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Valley schools stress safety in wake of CT shooting

By Laura Yanez, News Reporter, Laura.Yanez@cbslocal2.com
Published On: Dec 15 2012 03:14:34 AM CST
PALM DESERT, Calif. -

"My gut reaction is rage, that's what I feel with this. It's terrible," said Jeff Kaye, the Director of Security and Safety Services for the Desert Sands Unified School District.

With many questions left unanswered as to what led to Friday's mass shooting at Sandy Hook Elementary School in Connecticut, killing 20 children, six adults, and the shooter, he says, "The community suffers. The whole country is suffering and everybody is in a state of panic."

"You worry about the safety of our school children," said David Sanchez, a retired school teacher.

"They should feel safe at school," said Vanessa Vogt.

Kaye warns, unfortunately, one possibility remains.

"If a bad guy is going to get into your school, he's going to," he said.

If the bad guy does, the key is making sure school faculty and administrators are proactive and prepared.

"We train. We train a lot. We have standardized plans for lockdowns for active shooting. We train with law enforcement and we train our school personnel on what to do if this happens," said Kaye.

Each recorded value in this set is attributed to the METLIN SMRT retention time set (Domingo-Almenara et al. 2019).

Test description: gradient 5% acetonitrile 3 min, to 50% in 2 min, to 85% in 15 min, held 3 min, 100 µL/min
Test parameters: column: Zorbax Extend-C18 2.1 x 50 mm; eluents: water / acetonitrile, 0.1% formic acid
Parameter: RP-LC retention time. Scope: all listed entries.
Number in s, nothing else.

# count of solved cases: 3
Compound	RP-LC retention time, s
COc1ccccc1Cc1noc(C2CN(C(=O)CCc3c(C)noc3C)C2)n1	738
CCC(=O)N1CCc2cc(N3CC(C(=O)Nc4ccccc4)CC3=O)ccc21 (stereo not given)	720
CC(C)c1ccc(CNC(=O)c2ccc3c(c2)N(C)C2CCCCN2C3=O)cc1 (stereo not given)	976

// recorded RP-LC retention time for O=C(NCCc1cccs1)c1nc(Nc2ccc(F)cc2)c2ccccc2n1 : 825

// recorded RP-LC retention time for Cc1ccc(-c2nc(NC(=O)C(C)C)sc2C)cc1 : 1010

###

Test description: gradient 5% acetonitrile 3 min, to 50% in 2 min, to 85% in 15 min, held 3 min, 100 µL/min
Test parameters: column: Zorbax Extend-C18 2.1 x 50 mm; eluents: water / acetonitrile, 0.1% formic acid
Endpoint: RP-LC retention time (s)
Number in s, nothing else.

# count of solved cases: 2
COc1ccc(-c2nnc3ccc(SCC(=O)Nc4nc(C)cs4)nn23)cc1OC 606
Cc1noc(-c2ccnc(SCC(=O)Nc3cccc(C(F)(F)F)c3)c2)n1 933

He is the author of the book "School Emergency Management: A Practical Approach to Implementation," but says senseless and tragic acts like the shooting can't always be foreseen in the pages.

"We hope for the best and we train for the worst," said Kaye.

"I'm sure every school in the Coachella Valley is doing our very best to keep kids safe and cared for," said Dave Fulton, the founder of Desert Christian Academy.

DSUSD says the nation's education system has to recover from this and find ways to bring comfort to parents and students.

"It's up to us to talk to our kids. Say, 'What are you feeling?' Rebuilding is the biggest thing," said Kaye.

DSUSD reassures in the wake of the tragedy, the safe haven of a classroom stands firm.

"You're safe at our schools. Let us worry about your safety and you worry about getting your education," said Kaye.